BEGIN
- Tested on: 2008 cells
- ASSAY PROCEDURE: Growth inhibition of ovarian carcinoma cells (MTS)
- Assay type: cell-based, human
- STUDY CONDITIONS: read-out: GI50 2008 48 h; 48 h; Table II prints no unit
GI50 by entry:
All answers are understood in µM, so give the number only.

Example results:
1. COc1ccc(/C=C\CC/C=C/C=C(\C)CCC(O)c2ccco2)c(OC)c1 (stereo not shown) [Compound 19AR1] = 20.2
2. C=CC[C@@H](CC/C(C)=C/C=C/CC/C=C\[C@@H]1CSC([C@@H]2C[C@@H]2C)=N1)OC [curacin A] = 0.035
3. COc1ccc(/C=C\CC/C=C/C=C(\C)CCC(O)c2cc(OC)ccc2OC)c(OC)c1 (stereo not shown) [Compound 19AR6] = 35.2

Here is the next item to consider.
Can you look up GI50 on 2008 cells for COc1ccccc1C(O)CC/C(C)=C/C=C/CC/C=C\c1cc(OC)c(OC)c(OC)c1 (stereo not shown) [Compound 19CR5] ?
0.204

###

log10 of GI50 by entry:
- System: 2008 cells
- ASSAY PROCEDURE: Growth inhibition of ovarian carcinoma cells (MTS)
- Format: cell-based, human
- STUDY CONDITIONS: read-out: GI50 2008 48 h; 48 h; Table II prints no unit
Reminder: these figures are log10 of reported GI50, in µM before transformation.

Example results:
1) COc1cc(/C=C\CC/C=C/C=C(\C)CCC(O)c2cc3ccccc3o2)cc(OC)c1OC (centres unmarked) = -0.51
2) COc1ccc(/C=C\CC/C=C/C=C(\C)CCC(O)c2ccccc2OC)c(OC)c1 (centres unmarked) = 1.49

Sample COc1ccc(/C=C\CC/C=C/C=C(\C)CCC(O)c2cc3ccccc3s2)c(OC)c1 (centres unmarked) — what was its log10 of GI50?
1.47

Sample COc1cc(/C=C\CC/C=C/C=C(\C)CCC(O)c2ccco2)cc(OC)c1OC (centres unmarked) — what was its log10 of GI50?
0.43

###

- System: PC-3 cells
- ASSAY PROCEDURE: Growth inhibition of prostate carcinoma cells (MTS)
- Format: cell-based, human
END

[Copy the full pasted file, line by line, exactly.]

- Tested on: 2008 cells
- ASSAY PROCEDURE: Growth inhibition of ovarian carcinoma cells (MTS)
- Assay type: cell-based, human
- STUDY CONDITIONS: read-out: GI50 2008 48 h; 48 h; Table II prints no unit
GI50 by entry:
All answers are understood in µM, so give the number only.

Example results:
1. COc1ccc(/C=C\CC/C=C/C=C(\C)CCC(O)c2ccco2)c(OC)c1 (stereo not shown) [Compound 19AR1] = 20.2
2. C=CC[C@@H](CC/C(C)=C/C=C/CC/C=C\[C@@H]1CSC([C@@H]2C[C@@H]2C)=N1)OC [curacin A] = 0.035
3. COc1ccc(/C=C\CC/C=C/C=C(\C)CCC(O)c2cc(OC)ccc2OC)c(OC)c1 (stereo not shown) [Compound 19AR6] = 35.2

Here is the next item to consider.
Can you look up GI50 on 2008 cells for COc1ccccc1C(O)CC/C(C)=C/C=C/CC/C=C\c1cc(OC)c(OC)c(OC)c1 (stereo not shown) [Compound 19CR5] ?
0.204

###

log10 of GI50 by entry:
- System: 2008 cells
- ASSAY PROCEDURE: Growth inhibition of ovarian carcinoma cells (MTS)
- Format: cell-based, human
- STUDY CONDITIONS: read-out: GI50 2008 48 h; 48 h; Table II prints no unit
Reminder: these figures are log10 of reported GI50, in µM before transformation.

Example results:
1) COc1cc(/C=C\CC/C=C/C=C(\C)CCC(O)c2cc3ccccc3o2)cc(OC)c1OC (centres unmarked) = -0.51
2) COc1ccc(/C=C\CC/C=C/C=C(\C)CCC(O)c2ccccc2OC)c(OC)c1 (centres unmarked) = 1.49

Sample COc1ccc(/C=C\CC/C=C/C=C(\C)CCC(O)c2cc3ccccc3s2)c(OC)c1 (centres unmarked) — what was its log10 of GI50?
1.47

Sample COc1cc(/C=C\CC/C=C/C=C(\C)CCC(O)c2ccco2)cc(OC)c1OC (centres unmarked) — what was its log10 of GI50?
0.43

###

- System: PC-3 cells
- ASSAY PROCEDURE: Growth inhibition of prostate carcinoma cells (MTS)
- Format: cell-based, human